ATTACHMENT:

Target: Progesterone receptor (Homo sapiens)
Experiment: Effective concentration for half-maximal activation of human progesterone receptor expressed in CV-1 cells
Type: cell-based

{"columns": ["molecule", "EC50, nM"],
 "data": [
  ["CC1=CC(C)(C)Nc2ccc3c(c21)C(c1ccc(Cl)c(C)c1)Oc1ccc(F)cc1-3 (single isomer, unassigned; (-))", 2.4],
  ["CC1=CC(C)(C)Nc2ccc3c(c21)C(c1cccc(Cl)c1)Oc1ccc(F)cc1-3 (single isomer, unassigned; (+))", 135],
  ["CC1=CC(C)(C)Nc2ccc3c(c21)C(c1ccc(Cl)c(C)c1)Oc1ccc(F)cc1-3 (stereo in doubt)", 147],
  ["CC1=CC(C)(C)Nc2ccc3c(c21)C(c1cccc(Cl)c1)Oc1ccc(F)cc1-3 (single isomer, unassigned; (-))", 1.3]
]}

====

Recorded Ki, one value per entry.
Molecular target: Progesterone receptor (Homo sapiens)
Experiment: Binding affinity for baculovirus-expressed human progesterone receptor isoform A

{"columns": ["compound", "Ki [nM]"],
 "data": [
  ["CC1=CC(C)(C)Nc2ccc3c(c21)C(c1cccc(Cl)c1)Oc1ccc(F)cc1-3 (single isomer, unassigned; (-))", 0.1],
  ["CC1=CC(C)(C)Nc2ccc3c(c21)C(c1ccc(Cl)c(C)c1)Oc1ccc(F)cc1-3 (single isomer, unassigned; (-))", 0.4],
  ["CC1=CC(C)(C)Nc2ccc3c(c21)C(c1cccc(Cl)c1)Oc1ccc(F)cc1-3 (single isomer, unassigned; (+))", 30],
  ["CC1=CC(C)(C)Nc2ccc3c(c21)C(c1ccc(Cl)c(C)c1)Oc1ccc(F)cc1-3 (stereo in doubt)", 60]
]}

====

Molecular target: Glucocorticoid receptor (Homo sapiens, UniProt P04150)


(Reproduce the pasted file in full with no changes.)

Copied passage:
Target: Progesterone receptor (Homo sapiens)
Experiment: Effective concentration for half-maximal activation of human progesterone receptor expressed in CV-1 cells
Type: cell-based

{"columns": ["molecule", "EC50, nM"],
 "data": [
  ["CC1=CC(C)(C)Nc2ccc3c(c21)C(c1ccc(Cl)c(C)c1)Oc1ccc(F)cc1-3 (single isomer, unassigned; (-))", 2.4],
  ["CC1=CC(C)(C)Nc2ccc3c(c21)C(c1cccc(Cl)c1)Oc1ccc(F)cc1-3 (single isomer, unassigned; (+))", 135],
  ["CC1=CC(C)(C)Nc2ccc3c(c21)C(c1ccc(Cl)c(C)c1)Oc1ccc(F)cc1-3 (stereo in doubt)", 147],
  ["CC1=CC(C)(C)Nc2ccc3c(c21)C(c1cccc(Cl)c1)Oc1ccc(F)cc1-3 (single isomer, unassigned; (-))", 1.3]
]}

====

Recorded Ki, one value per entry.
Molecular target: Progesterone receptor (Homo sapiens)
Experiment: Binding affinity for baculovirus-expressed human progesterone receptor isoform A

{"columns": ["compound", "Ki [nM]"],
 "data": [
  ["CC1=CC(C)(C)Nc2ccc3c(c21)C(c1cccc(Cl)c1)Oc1ccc(F)cc1-3 (single isomer, unassigned; (-))", 0.1],
  ["CC1=CC(C)(C)Nc2ccc3c(c21)C(c1ccc(Cl)c(C)c1)Oc1ccc(F)cc1-3 (single isomer, unassigned; (-))", 0.4],
  ["CC1=CC(C)(C)Nc2ccc3c(c21)C(c1cccc(Cl)c1)Oc1ccc(F)cc1-3 (single isomer, unassigned; (+))", 30],
  ["CC1=CC(C)(C)Nc2ccc3c(c21)C(c1ccc(Cl)c(C)c1)Oc1ccc(F)cc1-3 (stereo in doubt)", 60]
]}

====

Molecular target: Glucocorticoid receptor (Homo sapiens, UniProt P04150)